Next Generation Antidepressants

Blog Post by Stephen M. Stahl, MD, PhD, Adjunct Professor of Psychiatry, University of California San Diego, Chairman, Neuroscience Education Institute and Chad E. Beyer, PhD, MBA, Director, Medications Development, Lohocla Research Corporation, Associate Professor – Research, University of Colorado School of Medicine

Despite robust advances in our understanding of mood disorders, many of the complex processes, namely, our appreciation of disease etiology and developing more effective pharmacotherapies are still being explored. The World Health Organization (WHO) forecasts that mood disorders, in particular major depression, will become the second leading cause of death by the year 2020 – due mainly to complications arising from stress and the cardiovascular system. Consequently, the need to develop novel and more effective treatment strategies for the millions of patients suffering with mood disorders has never been more paramount. Current treatment options include molecules designed to specifically elevate central nervous system levels of biogenic amines (e.g., serotonin (5-HT), norepinephrine, and dopamine). Although some of these medicines are modestly effective in some populations of depressed patients, there are still considerable limitations associated with all commercially-available antidepressants. For instance, delayed onset of efficacy, treatment resistance, and deleterious side effects such as sedation and sexual dysfunction are just some of the liabilities encountered with the present generation of antidepressants. We are very enthusiastic about our current book and the many leading experts that contributed chapters to improve our understanding of the current landscape and state of the field for depression research. This book also takes a critical eye towards shedding light on where the future of mood disorders research is headed in terms of novel therapeutic targets, preclinical model development, exploring depression endophenotypes, and medicinal chemistry strategies. As depression research has evolved over the past 50 years, the next decade will be instrumental in facilitating a move beyond our current understanding and pharmacological treatment options, and strive to discover more personalized and effective treatment options to ameliorate the chronic and debilitating symptoms of mood disorders. We feel strongly that this book will educate readers about understanding mood disorders as well as contribute to the development of the “Next Generation of Antidepressants.”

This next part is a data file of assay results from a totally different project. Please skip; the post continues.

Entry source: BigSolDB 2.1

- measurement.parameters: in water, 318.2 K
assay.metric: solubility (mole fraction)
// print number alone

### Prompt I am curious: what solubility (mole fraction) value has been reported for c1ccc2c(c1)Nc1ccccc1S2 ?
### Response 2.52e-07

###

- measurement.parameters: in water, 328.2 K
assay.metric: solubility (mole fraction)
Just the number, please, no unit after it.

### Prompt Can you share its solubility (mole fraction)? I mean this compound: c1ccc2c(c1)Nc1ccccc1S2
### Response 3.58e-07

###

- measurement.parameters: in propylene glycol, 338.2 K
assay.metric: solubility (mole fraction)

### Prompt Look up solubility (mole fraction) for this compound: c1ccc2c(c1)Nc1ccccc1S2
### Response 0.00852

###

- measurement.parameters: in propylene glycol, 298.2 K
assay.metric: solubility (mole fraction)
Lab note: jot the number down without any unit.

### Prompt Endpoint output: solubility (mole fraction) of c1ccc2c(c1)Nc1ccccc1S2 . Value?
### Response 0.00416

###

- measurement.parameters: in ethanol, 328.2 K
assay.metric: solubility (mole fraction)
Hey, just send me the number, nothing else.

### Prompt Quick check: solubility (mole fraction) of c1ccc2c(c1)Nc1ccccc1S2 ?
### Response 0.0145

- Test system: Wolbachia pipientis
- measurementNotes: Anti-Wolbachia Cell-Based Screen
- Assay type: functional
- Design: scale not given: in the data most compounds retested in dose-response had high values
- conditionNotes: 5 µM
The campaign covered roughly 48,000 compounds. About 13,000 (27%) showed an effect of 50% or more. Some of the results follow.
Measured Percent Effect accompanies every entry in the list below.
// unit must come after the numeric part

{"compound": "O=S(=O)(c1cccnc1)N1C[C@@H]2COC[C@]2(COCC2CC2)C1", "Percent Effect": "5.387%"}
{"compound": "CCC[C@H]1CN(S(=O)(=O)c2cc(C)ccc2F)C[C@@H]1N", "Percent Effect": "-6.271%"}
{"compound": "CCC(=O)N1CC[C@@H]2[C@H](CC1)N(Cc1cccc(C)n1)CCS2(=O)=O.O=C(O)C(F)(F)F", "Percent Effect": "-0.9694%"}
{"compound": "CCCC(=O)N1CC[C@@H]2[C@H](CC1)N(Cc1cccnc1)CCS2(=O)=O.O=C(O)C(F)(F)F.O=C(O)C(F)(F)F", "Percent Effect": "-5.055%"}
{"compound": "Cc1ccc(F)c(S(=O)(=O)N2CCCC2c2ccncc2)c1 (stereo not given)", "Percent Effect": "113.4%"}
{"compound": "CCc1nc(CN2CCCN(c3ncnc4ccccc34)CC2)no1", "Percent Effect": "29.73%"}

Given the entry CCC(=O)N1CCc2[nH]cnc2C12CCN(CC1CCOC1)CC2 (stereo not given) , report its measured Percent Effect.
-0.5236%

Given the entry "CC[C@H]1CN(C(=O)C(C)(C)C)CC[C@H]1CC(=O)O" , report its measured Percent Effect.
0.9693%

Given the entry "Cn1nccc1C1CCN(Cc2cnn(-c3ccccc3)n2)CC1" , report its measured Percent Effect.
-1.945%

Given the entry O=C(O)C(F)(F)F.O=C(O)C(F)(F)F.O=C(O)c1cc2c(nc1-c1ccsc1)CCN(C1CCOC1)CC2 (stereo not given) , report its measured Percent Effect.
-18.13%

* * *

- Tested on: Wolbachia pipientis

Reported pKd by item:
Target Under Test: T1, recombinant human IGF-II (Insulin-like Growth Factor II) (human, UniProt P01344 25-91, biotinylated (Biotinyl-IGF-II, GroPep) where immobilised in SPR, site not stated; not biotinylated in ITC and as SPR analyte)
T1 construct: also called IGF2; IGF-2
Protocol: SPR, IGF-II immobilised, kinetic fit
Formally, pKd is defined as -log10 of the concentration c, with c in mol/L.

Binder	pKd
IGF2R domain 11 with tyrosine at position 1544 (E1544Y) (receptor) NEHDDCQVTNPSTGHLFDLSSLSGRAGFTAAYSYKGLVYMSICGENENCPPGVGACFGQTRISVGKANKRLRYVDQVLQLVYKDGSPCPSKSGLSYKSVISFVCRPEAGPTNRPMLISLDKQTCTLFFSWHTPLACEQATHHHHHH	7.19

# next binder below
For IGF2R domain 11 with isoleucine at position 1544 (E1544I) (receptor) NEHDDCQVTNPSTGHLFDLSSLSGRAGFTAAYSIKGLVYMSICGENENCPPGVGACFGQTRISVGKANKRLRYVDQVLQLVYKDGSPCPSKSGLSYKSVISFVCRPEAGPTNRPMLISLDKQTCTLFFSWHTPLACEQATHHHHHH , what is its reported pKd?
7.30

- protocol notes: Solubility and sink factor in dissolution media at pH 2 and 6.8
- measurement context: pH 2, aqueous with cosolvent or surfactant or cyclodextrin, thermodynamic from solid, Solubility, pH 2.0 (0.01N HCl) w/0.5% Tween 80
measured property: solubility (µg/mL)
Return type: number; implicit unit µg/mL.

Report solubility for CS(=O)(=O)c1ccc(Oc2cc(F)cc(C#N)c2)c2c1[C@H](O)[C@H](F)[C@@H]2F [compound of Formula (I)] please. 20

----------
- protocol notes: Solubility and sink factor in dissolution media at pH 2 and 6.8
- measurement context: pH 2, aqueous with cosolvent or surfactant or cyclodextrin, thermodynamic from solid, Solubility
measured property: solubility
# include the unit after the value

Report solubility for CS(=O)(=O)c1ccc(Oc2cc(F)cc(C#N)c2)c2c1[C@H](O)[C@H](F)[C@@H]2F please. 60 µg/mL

Next Generation Antidepressants, Moving Beyond Monoamines to Discover Novel Treatment Strategies for Mood Disorders, edited by Chad E. Beyer and Stephen M. Stahl is available from Cambridge University Press

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